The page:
Moving on, mum recalls when the Internet first rose to the thrown and how much of a learning curve it was for her since she was so used to just reaching for a book or a dictionary whenever she needed to know something. The worst part, according to mum, was that her eldest daughter knew more about it than she did since she was being taught how to use it at school. Mum recalls boys in primary school with my sister being so tech savvy that they worked around school firewalls and could print out some pretty inappropriate pictures on the school computers, “the kids were getting more computer savvy than what adults were.” And as my mother struggles violently to get past a level of Candy Crush while I type, it’s pretty obvious that that dynamic is still prevalent in my household, and many others.

Check out the changing perspectives of the Internet from adults and children:


The new way to research

I want you to consider any research articles you have read lately, – whether it was on climate change (I hope it was), on how Facebook might be making us depressed, or on why people wear makeup (surprisingly interesting) – whatever it was, consider how much of the paper was based off quantitative research and heavily relied on charts and graphs. Now, consider how much of the research involved collaborative ethnography. ‘Never heard of it,’ you say? Not for long.

Collaborative ethnography is research that involves both the researchers and the collaborators partaking in constant mutual and collaborative engagement throughout the entirety of the study. This yields a greater and more involved relationship between the researcher and the people being researched; collaborators are not only part of the research, but they also receive something in reciprocal for the study. The result is a study that is co-written by local communities of collaborators which considers multiple audiences outside the confines of academic discourse; in this way, it often surfaces more accurate findings of social environments and a deeper and more contextualised understanding of relevant issues.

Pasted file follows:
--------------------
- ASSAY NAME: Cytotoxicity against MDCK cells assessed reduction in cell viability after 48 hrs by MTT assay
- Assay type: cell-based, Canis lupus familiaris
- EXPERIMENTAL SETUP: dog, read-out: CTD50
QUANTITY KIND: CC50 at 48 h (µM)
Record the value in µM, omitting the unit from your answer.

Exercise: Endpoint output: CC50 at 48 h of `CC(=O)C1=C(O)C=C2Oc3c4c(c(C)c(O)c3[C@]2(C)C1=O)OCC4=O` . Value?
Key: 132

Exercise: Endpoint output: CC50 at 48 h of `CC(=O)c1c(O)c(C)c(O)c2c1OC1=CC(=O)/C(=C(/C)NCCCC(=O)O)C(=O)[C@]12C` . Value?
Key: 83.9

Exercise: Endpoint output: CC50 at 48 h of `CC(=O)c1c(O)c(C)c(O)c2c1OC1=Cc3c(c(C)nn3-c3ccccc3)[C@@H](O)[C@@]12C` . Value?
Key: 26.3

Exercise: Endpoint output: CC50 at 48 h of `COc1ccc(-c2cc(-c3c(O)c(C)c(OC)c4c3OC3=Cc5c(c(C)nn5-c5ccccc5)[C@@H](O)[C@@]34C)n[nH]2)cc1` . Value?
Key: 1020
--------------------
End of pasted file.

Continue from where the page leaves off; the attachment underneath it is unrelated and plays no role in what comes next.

A relatively simple example of collaborative research can be seen in my previous post where I interviewed my mum about her experiences of television growing up. This study was collaborative in a number of ways: importantly, the interview acted as a reciprocal experience as my mum was glad to be able to help me out in any university work, and because she also got to share some pretty special childhood memories with me. Acting as a sort of reminiscing conversation, the conversation allowed me to hear about my grandma’s everyday life, something I had no idea about as she sadly passed away when my mum was very young. Additionally, each student studying BCM240 also interviewed someone about their television memories, and so all of these experiences can be pooled together to collect emerging themes and question — a perfect example of collaboration at a very deep level. If this research was conducted quantitatively, it would’ve been very difficult to conduce results that involved so much of the emotional responses that came out of many interviews.